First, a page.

Specific implementations of virtual machine networking

[#qmnetimp]: Qemu's networking implementation(s)

Note: This documentation is rather full/thorough. For a more focused guide which can probably be completed faster, see setting up networking in Qemu. That section also has some example script files that will help to configure the virtual NICs after they are created, so that the virtual NICs can be effectively useful.

In contrast, this section just tries to document many more details about Qemu's behavior. These details in this section may help for more customized setups or when trying to troubleshoot.

Default MAC address(es)

Qemu uses 52:54:00:12:34:56 and subsequent NICs increase the MAC address from that (although it can be overridden): That is not listed in the IEEE file but the OUI-24 does have the locally administered address bit set to 1 (incidicating it is locally administered). (The following might be based on memory or even speculation, and so may need to be verified: If the first NIC's MAC address is manually specified, the second NIC's address will start with 52:54:00:12:34:5?, ending with a 56 since that would be the first attempted address that isn't already been used. A subsequent NIC would try to use 52:54:00:12:34:57 unless the same Qemu instance had that address specified for a different NIC.)

[#qmnetdoc]: Some available documentation about networking in Qemu

Multiple resources about configuring networking with Qemu have been created. Although this guide may be sufficient, if further information is desired, some more documentation may be useful. Examples of such additional documentation include the Qemu documentation (see the “Network options” in the Invocation section and the Qemu Documentation: Section (3.7) about Network Emulation section), and the Qemu Networking page. If things don't seem to work as expected, there is a troubleshooting section on this page, but keep in mind that the Qemu software may have been updated since this guide was written. Therefore, checking those resources may help if things don't seem to work as expected.

Overview / extended info / Recommendations / Brief overview of some other options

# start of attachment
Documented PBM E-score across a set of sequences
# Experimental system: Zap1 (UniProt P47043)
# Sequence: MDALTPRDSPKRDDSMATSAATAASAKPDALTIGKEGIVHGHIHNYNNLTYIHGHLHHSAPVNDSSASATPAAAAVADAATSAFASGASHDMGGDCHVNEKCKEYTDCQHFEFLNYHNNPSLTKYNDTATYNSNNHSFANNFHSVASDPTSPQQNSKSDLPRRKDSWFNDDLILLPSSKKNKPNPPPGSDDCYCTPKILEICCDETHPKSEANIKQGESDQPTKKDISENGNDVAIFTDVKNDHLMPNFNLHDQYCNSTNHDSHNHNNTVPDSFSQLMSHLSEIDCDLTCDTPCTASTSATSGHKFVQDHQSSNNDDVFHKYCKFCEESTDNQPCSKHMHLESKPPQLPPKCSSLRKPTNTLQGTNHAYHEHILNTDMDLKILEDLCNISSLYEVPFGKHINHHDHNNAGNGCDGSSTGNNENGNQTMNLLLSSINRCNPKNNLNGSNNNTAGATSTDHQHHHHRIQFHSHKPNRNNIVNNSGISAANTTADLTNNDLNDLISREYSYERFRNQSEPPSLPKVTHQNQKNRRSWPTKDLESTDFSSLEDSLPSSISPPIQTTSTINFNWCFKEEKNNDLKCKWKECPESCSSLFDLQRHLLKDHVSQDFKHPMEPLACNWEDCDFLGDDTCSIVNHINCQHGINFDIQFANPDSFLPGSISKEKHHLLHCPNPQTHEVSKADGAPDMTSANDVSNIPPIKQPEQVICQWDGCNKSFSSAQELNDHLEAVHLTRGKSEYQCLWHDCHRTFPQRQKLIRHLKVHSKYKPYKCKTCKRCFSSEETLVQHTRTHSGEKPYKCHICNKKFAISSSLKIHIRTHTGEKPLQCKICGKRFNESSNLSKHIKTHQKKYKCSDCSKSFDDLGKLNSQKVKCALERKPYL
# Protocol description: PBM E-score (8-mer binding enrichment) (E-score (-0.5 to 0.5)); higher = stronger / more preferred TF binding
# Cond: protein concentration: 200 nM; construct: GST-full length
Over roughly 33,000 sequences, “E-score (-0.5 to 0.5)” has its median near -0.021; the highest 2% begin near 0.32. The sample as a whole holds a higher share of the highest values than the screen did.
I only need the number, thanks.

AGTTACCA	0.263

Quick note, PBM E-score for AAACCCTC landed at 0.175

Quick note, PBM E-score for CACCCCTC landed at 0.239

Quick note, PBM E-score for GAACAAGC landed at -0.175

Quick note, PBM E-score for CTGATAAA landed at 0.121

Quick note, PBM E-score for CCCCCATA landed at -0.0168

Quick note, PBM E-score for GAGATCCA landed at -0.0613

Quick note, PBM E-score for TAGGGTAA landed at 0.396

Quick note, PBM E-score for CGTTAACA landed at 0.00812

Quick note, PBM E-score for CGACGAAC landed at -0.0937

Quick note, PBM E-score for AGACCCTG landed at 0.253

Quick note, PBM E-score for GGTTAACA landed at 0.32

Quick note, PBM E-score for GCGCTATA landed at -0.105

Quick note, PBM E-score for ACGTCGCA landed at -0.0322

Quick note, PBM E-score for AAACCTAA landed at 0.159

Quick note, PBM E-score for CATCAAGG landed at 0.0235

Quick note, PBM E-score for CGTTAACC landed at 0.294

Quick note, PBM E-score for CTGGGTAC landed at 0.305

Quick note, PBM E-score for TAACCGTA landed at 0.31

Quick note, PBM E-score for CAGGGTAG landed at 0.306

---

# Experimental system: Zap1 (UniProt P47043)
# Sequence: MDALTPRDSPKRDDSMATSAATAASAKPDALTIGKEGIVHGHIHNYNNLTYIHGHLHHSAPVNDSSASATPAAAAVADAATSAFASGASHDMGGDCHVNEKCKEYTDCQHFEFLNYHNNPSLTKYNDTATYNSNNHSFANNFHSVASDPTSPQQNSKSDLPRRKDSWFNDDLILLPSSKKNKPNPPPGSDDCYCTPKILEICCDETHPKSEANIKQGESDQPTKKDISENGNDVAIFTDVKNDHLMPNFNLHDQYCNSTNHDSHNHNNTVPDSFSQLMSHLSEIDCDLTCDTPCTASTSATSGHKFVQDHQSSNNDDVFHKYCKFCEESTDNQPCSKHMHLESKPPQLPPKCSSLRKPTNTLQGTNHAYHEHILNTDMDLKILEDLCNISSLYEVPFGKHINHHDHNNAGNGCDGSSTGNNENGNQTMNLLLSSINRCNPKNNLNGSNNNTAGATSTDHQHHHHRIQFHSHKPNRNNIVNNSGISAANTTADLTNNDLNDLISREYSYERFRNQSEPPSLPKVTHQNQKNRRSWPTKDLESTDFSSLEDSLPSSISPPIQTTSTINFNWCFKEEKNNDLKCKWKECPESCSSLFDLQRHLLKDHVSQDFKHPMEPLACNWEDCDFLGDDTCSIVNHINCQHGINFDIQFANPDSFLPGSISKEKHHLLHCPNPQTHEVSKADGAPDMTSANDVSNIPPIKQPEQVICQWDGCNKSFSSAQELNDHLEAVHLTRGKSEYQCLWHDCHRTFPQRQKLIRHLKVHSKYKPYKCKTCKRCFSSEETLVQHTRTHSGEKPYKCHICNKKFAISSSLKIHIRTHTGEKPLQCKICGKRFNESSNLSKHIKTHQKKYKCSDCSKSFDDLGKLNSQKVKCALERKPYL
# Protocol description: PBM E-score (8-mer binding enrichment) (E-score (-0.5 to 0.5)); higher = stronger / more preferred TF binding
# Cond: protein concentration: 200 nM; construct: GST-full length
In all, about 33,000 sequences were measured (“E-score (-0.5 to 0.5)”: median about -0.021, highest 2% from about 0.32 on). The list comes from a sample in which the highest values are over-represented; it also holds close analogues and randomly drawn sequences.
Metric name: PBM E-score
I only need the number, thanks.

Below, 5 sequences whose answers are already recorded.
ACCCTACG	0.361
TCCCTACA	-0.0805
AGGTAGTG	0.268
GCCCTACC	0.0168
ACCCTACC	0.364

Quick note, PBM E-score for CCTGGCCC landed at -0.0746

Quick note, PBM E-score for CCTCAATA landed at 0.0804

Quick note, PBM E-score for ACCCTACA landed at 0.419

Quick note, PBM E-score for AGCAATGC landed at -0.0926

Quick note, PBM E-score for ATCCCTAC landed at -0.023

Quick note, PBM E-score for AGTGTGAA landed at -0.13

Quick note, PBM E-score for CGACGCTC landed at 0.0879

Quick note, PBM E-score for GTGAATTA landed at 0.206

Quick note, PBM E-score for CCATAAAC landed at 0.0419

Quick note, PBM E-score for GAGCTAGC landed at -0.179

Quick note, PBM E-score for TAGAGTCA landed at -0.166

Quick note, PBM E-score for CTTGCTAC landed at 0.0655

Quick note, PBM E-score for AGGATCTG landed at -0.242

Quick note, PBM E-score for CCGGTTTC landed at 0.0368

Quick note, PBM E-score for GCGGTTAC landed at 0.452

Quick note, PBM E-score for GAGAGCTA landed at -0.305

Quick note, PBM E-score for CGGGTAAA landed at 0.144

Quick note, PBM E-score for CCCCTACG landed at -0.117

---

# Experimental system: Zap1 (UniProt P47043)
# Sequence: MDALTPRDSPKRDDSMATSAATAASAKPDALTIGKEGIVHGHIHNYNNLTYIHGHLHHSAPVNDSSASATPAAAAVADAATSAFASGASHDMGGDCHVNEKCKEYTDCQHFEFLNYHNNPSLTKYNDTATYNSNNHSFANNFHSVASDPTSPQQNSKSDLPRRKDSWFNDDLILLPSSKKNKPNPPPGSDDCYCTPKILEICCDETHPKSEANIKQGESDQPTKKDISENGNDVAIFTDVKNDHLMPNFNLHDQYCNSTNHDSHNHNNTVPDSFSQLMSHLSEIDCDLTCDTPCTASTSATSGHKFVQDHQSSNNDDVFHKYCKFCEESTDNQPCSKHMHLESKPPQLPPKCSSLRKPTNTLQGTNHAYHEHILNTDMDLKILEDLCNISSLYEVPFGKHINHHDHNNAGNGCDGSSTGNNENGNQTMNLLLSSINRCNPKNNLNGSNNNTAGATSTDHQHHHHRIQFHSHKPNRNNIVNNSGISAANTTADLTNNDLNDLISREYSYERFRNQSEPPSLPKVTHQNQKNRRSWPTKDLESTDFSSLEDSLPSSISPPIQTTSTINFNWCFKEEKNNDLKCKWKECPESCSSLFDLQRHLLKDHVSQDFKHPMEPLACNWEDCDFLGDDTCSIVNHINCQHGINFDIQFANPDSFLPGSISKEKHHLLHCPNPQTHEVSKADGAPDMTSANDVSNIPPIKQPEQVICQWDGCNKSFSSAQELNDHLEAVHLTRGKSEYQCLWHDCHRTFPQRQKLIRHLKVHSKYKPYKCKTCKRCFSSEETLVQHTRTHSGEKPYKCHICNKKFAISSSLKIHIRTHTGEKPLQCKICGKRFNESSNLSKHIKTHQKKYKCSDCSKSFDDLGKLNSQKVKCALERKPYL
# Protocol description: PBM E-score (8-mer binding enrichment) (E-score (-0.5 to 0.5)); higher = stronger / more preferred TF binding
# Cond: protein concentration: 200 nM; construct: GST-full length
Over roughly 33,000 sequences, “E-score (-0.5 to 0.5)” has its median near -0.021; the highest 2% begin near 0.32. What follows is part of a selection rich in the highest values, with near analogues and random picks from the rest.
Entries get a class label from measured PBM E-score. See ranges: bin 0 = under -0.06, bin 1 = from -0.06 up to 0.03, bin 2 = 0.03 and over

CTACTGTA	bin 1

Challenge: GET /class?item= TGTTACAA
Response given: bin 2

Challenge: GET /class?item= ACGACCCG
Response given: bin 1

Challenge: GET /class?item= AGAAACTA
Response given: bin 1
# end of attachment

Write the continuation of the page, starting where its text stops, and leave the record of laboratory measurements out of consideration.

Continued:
The topic of Qemu VLANs is worth understanding. (Specifically, that topic is worth understanding before using any of the command line options that may reference Qemu VLANs. At least historically, the most common command line options about networking did support Qemu VLANs. So, unless already very familiar with Qemu VLANs, the recommendation is to read the entire section about Qemu VLANs.)

For every NIC which is a part of a Qemu virtual machine, a “-net nic” command line option will be needed. Naturally, for the network interface cards on a virtual machine to be very useful, it will probably be nice if they can communicate with other network cards (which may be virtual network cards or even real, physical network cards). For this to happen, another “-net ” command line parameter, which is not “-net nic”, will also be needed, in addition to having a “-net nic” command line parameter.

Qemu supports a variety of different networking modes to accomplish the task of communicating with network ports on other (virtual or real) devices.

-net tap” is recommended

It is anticipated that “ -net tap” will be desirable sometime. Therefore, if one is looking for a solution that will be usable when interacting with physical machines, and doesn't want to be re-doing some work, and doesn't want to deal with some avoidable limitations/problems, the recommended method will be to interact with a TUN/TAP device.

Qemu's User Documentation: section on Network emulation says, in the subsection called “Using TAP network interfaces”, that using TAP “is the standard way to connect QEMU to a real network.” That's quite a statement considering that User Mode Networking is the default, and that using TAP does require running the virtual machine as a superuser (“root”). It would seem that for such a method, with these higher requirements, to be considered “standard”, it must offer some advantages.

Having every virtual machine use TUN/TAP on every machine may not be required (or even possible). However, successfully implementing communications with a TUN/TAP can have advantages over using alternatives (specifically “ -net user” and “ -net socket”). It will likely be worthwhile to get at least one virtual machine to be successfully communicating with a TUN/TAP device.

Some more details (background knowledge) about this generalized method of networking are available in the section on using a standard-looking virtual NIC on the host machine to communicate with the virtual machine's NIC. The basic method to implement this will be to start using “ -net tap” on the command line. (If there is another method, like “ -net user”, then using the “ -net tap” method may be able to be done instead of using “ -net user”.) To implement this in Qemu, understand Qemu VLANs, and then read the section about using Qemu's “ -net tap” command line parameters.

Hopefully the command line that will be used is stored (in a script file; or a GUI front-ends configuration; or as a lousier minimum, in some sort of command line history). So, to make changes, simply plan to modify that stored command line so that future occurrences (of Qemu running the virtual machine) will use the newer, more preferred command line. If the command line is in a script file, this basically means modifying the script file. (Instructions for editing a text file are available.)